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A workshop on sediment chemistry was held at the U.S. Geological Survey National Headquarters in Reston, Virginia, February 8-12, 1982, to discuss the state of the science and possible future directions for research and operational programs in the Water Resources Division of the U.S. Geological Survey. Technical papers presented broad overviews of current conceptual models for and research on the interactions between sediments, water, and biota with respect to the occurrence, distribution, movement, and fate of metals and organic substances in aquatic systems. Five separate disciplines within the overall theme were discussed: physical and chemical partitioning of inorganic constituents; analysis association, and effects of organic constituents; bioavailability of sediment-bound metals; concepts and methods regarding physical properties of sediments; and simulation of transport-related properties. The discussions of the participants regarding needs and possible future directions are summarized. The papers and discussions should help guide individual investigators and policy/program managers alike for the next several years.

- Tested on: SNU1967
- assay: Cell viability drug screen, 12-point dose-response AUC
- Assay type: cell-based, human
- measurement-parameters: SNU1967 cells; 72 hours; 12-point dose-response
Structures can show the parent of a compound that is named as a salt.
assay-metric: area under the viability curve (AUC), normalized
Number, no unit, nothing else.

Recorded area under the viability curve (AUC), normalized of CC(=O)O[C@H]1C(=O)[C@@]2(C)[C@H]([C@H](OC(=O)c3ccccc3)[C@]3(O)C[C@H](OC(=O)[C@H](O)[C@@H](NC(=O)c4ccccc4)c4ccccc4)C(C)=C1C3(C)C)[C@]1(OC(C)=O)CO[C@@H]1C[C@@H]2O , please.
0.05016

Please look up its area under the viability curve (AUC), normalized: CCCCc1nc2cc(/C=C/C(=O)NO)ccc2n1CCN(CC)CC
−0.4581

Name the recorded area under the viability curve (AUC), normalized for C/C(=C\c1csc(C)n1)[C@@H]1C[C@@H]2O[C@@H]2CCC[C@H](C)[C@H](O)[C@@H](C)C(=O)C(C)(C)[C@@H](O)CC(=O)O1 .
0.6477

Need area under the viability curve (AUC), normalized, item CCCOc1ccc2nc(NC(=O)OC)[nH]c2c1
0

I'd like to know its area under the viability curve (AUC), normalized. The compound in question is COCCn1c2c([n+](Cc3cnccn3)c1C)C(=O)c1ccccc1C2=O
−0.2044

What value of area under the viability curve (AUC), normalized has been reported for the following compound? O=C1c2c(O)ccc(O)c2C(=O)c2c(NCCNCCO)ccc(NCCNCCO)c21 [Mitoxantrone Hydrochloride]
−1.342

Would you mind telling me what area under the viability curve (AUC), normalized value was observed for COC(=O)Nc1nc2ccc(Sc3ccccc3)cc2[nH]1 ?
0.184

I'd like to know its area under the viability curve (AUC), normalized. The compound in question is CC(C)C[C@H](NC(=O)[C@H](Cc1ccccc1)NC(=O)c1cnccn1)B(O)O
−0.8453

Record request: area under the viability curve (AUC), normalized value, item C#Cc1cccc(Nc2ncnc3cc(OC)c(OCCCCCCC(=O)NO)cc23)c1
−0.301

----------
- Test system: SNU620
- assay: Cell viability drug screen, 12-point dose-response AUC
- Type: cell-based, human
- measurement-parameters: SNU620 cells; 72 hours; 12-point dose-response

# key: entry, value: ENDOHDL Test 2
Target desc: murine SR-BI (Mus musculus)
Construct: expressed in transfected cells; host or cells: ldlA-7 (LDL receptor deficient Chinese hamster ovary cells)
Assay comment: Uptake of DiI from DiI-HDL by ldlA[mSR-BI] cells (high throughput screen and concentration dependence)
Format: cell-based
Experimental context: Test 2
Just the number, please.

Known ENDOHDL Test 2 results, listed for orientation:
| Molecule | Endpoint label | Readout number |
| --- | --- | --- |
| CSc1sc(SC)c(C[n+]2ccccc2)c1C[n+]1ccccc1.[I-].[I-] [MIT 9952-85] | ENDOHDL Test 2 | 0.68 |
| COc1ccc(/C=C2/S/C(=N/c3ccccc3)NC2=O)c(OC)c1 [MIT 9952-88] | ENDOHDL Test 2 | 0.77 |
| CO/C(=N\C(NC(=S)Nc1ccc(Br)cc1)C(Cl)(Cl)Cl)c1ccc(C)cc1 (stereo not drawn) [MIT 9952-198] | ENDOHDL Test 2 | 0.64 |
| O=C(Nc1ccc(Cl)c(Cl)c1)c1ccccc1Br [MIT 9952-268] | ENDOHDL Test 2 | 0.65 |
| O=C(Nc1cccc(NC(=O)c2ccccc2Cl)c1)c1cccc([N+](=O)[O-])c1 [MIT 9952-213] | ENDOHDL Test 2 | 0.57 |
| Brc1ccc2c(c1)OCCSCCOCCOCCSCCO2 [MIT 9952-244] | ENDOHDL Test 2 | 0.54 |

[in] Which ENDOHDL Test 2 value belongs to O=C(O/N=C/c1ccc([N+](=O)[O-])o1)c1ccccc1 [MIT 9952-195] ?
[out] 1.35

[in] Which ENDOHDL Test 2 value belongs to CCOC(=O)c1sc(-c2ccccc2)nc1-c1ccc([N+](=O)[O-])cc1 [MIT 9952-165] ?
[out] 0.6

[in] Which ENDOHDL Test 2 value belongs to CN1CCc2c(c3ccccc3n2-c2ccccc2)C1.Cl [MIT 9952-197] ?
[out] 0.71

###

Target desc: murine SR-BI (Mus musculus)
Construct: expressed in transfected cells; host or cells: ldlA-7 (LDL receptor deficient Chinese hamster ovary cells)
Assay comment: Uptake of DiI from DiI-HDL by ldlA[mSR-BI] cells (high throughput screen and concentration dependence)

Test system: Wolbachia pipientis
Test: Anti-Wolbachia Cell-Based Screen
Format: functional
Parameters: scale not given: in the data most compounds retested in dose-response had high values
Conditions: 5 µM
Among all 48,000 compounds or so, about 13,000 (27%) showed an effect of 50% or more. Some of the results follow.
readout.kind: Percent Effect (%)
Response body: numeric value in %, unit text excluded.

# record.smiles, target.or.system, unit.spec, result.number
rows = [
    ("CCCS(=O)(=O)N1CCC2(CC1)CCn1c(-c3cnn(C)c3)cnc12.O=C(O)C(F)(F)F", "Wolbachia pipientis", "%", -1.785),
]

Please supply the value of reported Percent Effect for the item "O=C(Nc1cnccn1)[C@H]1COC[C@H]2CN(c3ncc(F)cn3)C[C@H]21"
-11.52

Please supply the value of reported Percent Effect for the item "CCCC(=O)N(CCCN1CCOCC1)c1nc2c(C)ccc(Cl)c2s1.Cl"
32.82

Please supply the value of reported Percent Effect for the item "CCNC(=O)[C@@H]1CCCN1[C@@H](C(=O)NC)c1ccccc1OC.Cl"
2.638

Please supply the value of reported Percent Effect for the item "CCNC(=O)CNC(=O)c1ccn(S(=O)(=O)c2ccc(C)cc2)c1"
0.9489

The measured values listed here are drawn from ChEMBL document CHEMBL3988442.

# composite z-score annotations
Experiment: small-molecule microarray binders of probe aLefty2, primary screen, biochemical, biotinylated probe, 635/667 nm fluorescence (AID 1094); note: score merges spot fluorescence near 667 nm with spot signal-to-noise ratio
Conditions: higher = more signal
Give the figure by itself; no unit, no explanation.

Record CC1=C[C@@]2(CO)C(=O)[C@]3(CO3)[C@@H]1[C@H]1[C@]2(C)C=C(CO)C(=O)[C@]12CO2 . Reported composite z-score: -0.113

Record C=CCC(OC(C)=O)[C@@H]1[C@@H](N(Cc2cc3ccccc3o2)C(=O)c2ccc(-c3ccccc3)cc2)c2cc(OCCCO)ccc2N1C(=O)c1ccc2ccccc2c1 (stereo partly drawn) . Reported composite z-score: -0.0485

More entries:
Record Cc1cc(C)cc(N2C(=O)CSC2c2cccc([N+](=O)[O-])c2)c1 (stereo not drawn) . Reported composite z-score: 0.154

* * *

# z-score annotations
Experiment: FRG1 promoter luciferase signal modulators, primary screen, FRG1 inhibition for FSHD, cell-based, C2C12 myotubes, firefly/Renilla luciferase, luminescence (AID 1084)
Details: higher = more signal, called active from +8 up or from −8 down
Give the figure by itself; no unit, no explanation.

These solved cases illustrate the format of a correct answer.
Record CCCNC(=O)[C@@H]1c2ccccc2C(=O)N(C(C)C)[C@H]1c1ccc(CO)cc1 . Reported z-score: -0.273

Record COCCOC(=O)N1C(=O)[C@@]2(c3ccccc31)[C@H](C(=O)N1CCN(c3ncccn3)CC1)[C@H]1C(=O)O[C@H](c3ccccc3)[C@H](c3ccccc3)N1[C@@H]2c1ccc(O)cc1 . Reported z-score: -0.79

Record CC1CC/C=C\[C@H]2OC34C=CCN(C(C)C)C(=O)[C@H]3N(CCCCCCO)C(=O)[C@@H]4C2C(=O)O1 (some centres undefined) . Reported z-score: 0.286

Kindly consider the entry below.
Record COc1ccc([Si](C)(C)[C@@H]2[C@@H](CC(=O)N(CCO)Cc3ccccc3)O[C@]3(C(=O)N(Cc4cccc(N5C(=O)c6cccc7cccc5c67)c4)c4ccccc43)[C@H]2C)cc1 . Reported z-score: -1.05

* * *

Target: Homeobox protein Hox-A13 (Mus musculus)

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The role of sediments in the chemistry of aquatic systems; proceedings of the sediment chemistry workshop